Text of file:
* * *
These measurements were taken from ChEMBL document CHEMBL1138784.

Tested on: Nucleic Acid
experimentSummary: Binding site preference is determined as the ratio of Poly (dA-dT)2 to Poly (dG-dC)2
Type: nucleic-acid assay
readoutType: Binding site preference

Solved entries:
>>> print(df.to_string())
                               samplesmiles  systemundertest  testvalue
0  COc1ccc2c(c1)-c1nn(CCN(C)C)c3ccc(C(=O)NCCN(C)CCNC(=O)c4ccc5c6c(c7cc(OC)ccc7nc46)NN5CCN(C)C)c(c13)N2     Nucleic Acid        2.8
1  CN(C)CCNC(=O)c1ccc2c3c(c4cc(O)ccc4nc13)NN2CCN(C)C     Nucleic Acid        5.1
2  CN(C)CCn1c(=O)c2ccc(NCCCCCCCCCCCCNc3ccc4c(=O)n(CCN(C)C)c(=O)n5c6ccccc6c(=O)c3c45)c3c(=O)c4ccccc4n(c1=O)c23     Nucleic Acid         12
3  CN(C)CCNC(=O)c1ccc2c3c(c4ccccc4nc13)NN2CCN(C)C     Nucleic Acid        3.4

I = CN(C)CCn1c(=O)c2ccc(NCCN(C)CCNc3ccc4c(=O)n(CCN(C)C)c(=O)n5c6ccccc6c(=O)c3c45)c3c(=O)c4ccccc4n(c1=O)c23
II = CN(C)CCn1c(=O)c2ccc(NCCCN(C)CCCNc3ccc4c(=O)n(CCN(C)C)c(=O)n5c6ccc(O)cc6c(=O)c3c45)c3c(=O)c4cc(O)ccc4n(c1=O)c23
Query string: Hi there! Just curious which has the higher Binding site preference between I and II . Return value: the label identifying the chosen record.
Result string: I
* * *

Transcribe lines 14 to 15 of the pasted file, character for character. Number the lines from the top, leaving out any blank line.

II = CN(C)CCn1c(=O)c2ccc(NCCCN(C)CCCNc3ccc4c(=O)n(CCN(C)C)c(=O)n5c6ccc(O)cc6c(=O)c3c45)c3c(=O)c4cc(O)ccc4n(c1=O)c23
Query string: Hi there! Just curious which has the higher Binding site preference between I and II . Return value: the label identifying the chosen record.